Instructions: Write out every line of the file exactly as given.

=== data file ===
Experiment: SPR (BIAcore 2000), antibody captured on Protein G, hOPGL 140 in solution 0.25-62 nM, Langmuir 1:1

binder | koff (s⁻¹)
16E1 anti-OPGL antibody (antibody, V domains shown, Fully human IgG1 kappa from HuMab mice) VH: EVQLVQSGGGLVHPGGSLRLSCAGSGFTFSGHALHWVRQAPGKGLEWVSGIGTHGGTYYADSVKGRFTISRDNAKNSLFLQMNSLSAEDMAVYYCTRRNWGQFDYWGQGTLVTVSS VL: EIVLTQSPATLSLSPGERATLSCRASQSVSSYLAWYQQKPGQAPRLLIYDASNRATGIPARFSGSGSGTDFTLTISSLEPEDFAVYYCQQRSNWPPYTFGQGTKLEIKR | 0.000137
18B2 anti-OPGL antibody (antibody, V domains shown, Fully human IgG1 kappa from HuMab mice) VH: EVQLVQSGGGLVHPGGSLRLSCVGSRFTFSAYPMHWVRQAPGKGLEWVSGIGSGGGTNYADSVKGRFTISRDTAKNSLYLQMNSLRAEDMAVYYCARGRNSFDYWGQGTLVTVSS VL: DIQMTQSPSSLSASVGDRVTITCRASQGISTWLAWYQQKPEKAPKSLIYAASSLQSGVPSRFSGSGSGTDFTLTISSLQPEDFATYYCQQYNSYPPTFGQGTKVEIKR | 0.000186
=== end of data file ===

Experiment: SPR (BIAcore 2000), antibody captured on Protein G, hOPGL 140 in solution 0.25-62 nM, Langmuir 1:1

binder | koff (s⁻¹)
16E1 anti-OPGL antibody (antibody, V domains shown, Fully human IgG1 kappa from HuMab mice) VH: EVQLVQSGGGLVHPGGSLRLSCAGSGFTFSGHALHWVRQAPGKGLEWVSGIGTHGGTYYADSVKGRFTISRDNAKNSLFLQMNSLSAEDMAVYYCTRRNWGQFDYWGQGTLVTVSS VL: EIVLTQSPATLSLSPGERATLSCRASQSVSSYLAWYQQKPGQAPRLLIYDASNRATGIPARFSGSGSGTDFTLTISSLEPEDFAVYYCQQRSNWPPYTFGQGTKLEIKR | 0.000137
18B2 anti-OPGL antibody (antibody, V domains shown, Fully human IgG1 kappa from HuMab mice) VH: EVQLVQSGGGLVHPGGSLRLSCVGSRFTFSAYPMHWVRQAPGKGLEWVSGIGSGGGTNYADSVKGRFTISRDTAKNSLYLQMNSLRAEDMAVYYCARGRNSFDYWGQGTLVTVSS VL: DIQMTQSPSSLSASVGDRVTITCRASQGISTWLAWYQQKPEKAPKSLIYAASSLQSGVPSRFSGSGSGTDFTLTISSLQPEDFATYYCQQYNSYPPTFGQGTKVEIKR | 0.000186